Thus, the content is pushed from the database into a predefined layout, and if you want to make some changes in this scheme, you’ll have to do it manually and revamp the entire structure of your system.

WordPress is currently the most popular traditional CMS in the world, holding a 62 percent market share and powering 35 percent of all the websites on the internet. It includes a database MySQL, PHP code and HTML templates, CSS, JavaScript files that compile a predefined theme.

How Headless CMS Works


The term headless means that the system has no “head,” or its “upper part” — which is the frontend. In simple words, it offers the backend for content storage and management and an API (application programming interface) for connecting the backend to any application frontend and transmitting content to any device.    

Since a headless CMS has no predefined frontend with standard templates for displaying data, it doesn’t cope with your issues of content layout or page design. What it offers is delivering your raw content from a single backend to multiple devices — desktop, mobile, IoT. At the same time, deploying a new device or modifying one channel does not affect the whole system.

By centralizing and distributing content in a universal format, the system makes it possible to manage all platforms from one dashboard and to have the flexibility to personalize information for each of them. The headless approach allows brands to handle the endless number of interaction channels.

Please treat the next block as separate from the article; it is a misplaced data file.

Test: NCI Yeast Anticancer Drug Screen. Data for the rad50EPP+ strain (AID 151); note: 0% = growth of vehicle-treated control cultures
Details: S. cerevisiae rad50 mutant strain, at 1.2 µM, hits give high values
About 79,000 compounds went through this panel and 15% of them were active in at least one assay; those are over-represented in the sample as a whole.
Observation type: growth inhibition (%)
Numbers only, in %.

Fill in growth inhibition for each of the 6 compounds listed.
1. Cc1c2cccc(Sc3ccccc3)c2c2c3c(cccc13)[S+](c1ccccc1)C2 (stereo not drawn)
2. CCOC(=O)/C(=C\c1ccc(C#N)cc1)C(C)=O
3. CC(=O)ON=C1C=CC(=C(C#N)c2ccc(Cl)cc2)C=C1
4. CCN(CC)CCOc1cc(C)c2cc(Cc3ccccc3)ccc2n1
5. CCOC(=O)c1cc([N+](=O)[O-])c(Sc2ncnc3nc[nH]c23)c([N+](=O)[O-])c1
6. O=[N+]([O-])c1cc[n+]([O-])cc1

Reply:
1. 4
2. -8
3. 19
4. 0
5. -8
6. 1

What Is Decoupled CMS?

There is one more type of a content management system known as decoupled or hybrid. Actually, it combines the features of two previous types.


In a decoupled system, the backend is separated from the frontend by an API. So, you have two options: either use out-of-the-box templates for delivering content to the web or transmit your data to other devices via an API.

Features of a decoupled system include:

  • The ability to store, manage and publish content
  • The communication between the backend and frontend through calls to an API
  • A frontend-agnostic system

A headless CMS can be considered as a subset of a decoupled system.

Traditional vs. Headless vs. Decoupled CMS Comparison

 TraditionalHeadless Decoupled
ArchitectureBackend + frontendBackend + APIBackend + API + frontend
FunctionsContent storage, management, editing, publishingContent storage, management, editingContent storage, management, editing, publishing
Aim devicesWeb-onlyMultiple connected devicesMultiple connected devices

Pros and Cons of a Traditional CMS

Like any other digital system, a traditional CMS has its advantages and disadvantages. Here are some advantages that make a traditional system so popular.


  • Simple setup and usage — all components for content creation and publishing are coupled in one place, so the system is easy to set up, and a friendly user interface enables seamless usage
  • Clear pricing — you use one system with one account and pay for it without additional charges
  • No dependency on developers — the system is written in one language and can be controlled by one technical specialist, while marketers use templates for delivering content and don’t need developer assistance